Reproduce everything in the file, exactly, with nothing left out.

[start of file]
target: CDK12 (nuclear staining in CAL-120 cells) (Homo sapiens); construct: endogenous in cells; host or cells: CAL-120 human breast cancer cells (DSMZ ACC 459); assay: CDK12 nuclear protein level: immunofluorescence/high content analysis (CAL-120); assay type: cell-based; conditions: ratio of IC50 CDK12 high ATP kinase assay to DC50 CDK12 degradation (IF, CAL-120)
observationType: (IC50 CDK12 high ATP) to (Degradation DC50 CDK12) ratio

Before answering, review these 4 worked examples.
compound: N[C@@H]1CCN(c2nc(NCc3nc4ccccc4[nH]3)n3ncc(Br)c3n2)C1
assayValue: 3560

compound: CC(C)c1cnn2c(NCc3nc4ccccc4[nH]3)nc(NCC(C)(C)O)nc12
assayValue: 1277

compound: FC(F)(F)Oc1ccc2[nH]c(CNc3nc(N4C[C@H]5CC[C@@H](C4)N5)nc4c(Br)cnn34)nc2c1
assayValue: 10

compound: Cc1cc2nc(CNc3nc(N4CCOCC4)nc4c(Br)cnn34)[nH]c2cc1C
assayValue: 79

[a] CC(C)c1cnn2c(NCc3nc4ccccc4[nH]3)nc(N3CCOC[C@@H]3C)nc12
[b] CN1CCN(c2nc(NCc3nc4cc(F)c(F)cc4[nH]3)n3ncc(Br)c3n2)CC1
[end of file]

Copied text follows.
target: CDK12 (nuclear staining in CAL-120 cells) (Homo sapiens); construct: endogenous in cells; host or cells: CAL-120 human breast cancer cells (DSMZ ACC 459); assay: CDK12 nuclear protein level: immunofluorescence/high content analysis (CAL-120); assay type: cell-based; conditions: ratio of IC50 CDK12 high ATP kinase assay to DC50 CDK12 degradation (IF, CAL-120)
observationType: (IC50 CDK12 high ATP) to (Degradation DC50 CDK12) ratio

Before answering, review these 4 worked examples.
compound: N[C@@H]1CCN(c2nc(NCc3nc4ccccc4[nH]3)n3ncc(Br)c3n2)C1
assayValue: 3560

compound: CC(C)c1cnn2c(NCc3nc4ccccc4[nH]3)nc(NCC(C)(C)O)nc12
assayValue: 1277

compound: FC(F)(F)Oc1ccc2[nH]c(CNc3nc(N4C[C@H]5CC[C@@H](C4)N5)nc4c(Br)cnn34)nc2c1
assayValue: 10

compound: Cc1cc2nc(CNc3nc(N4CCOCC4)nc4c(Br)cnn34)[nH]c2cc1C
assayValue: 79

[a] CC(C)c1cnn2c(NCc3nc4ccccc4[nH]3)nc(N3CCOC[C@@H]3C)nc12
[b] CN1CCN(c2nc(NCc3nc4cc(F)c(F)cc4[nH]3)n3ncc(Br)c3n2)CC1